Girls ‘being pressured into FGM in UK playgrounds’, survivor warns amid international crackdown

Girls are being pressured to undergo female genital mutilation(FGM) in British playgrounds, a survivor has warned amid an international crackdown on the practice.

Dr Leyla Hussein, who underwent the procedure when she was seven years old in Somalia, said pressure was being put on children by their peers as well as relatives.

“Some of my clients are 19-year-old girls who were children or were born in this country, and they will say they were pressured in a playground in a school in London to go and have it done,” she added, urging people in affected communities to confront the idea of FGM as a “tradition”.

“We really have to be forceful in protecting children, and unfortunately I will be upsetting people but I personally don’t care if I’m going to upset some community leader….we cannot tiptoe around it.”

Officers and social workers have been stationed at British and American airports, and on the Eurostar this week as part of a transatlantic operation to prevent families taking children abroad for FGM and help survivors.

An estimated 500 people were spoken to at Heathrow Airport on Thursday alone after arriving on flights from countries where the practice is prevalent, and similar operations are taking place at Gatwick, Manchester and Luton.

The operation, codenamed Limelight, has also been carried out at New York’s JFK Airiport after American authorities signed a “proclamation of interagency support” for FGM investigations with the UK.

Nimco Ali: A register can help protect our daughters against FGM

On Friday the Evening Standard broke the story of a three-year-old girl who needed emergency surgery after allegedly being subjected to female genital mutilation. London has the largest FGM-affected population in the UK and earlier this year a Londoner was cleared of arranging FGM on his daughter when she was nine.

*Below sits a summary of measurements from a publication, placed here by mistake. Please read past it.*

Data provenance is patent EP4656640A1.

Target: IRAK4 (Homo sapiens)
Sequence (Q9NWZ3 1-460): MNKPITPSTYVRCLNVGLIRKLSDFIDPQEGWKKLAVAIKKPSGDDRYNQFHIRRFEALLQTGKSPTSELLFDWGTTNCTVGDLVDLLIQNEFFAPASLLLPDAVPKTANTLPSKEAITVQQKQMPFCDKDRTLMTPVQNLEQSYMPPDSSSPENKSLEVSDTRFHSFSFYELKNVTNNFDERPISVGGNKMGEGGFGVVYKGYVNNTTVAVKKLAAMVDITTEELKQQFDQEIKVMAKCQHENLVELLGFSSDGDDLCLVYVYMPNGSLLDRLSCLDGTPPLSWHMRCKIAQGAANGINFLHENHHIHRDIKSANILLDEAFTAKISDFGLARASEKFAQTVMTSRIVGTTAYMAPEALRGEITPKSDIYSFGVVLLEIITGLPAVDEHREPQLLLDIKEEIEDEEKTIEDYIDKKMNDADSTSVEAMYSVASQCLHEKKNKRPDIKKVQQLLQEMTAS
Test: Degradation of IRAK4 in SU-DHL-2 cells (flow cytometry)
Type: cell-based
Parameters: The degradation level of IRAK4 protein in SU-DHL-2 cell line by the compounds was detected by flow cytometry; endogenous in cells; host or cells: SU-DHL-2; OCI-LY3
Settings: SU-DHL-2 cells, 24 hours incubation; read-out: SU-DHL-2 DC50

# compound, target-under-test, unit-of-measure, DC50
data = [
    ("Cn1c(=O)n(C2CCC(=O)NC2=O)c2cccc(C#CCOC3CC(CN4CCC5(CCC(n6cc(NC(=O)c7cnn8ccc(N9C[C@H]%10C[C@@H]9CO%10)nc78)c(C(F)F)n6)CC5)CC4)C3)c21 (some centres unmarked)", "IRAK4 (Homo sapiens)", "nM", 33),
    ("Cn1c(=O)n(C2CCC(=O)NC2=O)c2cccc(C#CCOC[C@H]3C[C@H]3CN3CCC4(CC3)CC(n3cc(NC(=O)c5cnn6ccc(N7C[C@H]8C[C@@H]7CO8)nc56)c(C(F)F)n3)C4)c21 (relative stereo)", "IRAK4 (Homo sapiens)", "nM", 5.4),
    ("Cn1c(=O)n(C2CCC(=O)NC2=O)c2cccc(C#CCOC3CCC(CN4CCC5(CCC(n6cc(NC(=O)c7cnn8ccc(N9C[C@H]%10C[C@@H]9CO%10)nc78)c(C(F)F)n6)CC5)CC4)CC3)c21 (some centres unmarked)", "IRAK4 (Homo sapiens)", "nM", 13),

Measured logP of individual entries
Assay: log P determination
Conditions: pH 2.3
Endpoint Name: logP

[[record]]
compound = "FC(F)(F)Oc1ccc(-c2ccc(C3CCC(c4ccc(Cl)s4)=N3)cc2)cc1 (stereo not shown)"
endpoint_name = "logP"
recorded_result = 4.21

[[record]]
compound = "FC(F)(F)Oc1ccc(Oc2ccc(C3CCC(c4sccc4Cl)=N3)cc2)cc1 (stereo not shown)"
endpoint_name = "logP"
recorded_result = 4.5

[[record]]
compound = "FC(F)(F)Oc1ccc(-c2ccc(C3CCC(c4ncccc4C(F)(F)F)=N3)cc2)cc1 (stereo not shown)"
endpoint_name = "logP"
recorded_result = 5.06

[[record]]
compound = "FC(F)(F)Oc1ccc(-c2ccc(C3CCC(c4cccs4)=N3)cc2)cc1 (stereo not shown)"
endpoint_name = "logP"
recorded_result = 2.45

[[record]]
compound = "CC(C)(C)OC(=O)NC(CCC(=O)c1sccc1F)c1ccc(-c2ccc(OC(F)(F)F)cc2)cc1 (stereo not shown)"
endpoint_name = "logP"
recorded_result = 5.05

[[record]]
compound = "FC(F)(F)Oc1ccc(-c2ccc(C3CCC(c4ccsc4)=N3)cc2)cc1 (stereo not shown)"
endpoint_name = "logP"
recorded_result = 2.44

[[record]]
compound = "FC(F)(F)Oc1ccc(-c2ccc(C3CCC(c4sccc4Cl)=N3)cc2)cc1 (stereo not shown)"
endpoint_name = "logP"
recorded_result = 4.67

The medical evidence proved the child had been subjected to FGM but the jury did not believe the child’s story that her father had arranged for her to be cut twice between 2010 and 2013.

The fact that FGM is happening in London is an open secret and we are not doing enough to fight the issue.

Those committed to harming girls are becoming more and more confident. Thankfully, the three-year-old at the heart of the current case is alive but I fear that soon we will be dealing with dead children as a result of FGM. This is why I am calling for all girls born to women who have undergone FGM to be put on a protection register.

UK Somali teenagers taken ‘on holiday’ and forced into marriage

British Somali teenagers are being taken back to their parents’ homeland under the pretence of a holiday and then kept in detention centres before being forced into marriages.

Under the practice of dhaqan celis, loosely translated as “the rehabilitation community”, Somali children and teenagers are routinely taken to the country, where they are often sent to “rehabilitation” centres.

The centres promote themselves as “re-education” schools to align young people with Somali cultural values and their Somali roots. The Home Office, however, says they tend not to deliver an academic curriculum and are in fact detention centres where young people are routinely subjected to physical, sexual and mental abuse. In some cases, those held against their will are told the only way out is to get married.

David Myers, joint head of the Home Office’s forced marriage unit (FMU) in the UK, said: “What we are seeing in these communities is that young people who have antisocial behaviour issues, are getting involved in gangs and drugs, and are being sent back to Somalia by their parents for re-education and rehabilitation.

FGM travel ban ‘keeping family apart for 16 years

A travel ban imposed for 15 years on a child because of concerns that she was at risk of being taken abroad for female genital mutilation is to be challenged in the Court of Appeal. It is the first time an FGM case has reached the court.

The travel ban was imposed on the child, referred to in court as X, who was born in 2016 to a white English mother and an Egyptian father who lives in Egypt and cannot join the mother and X because of visa issues.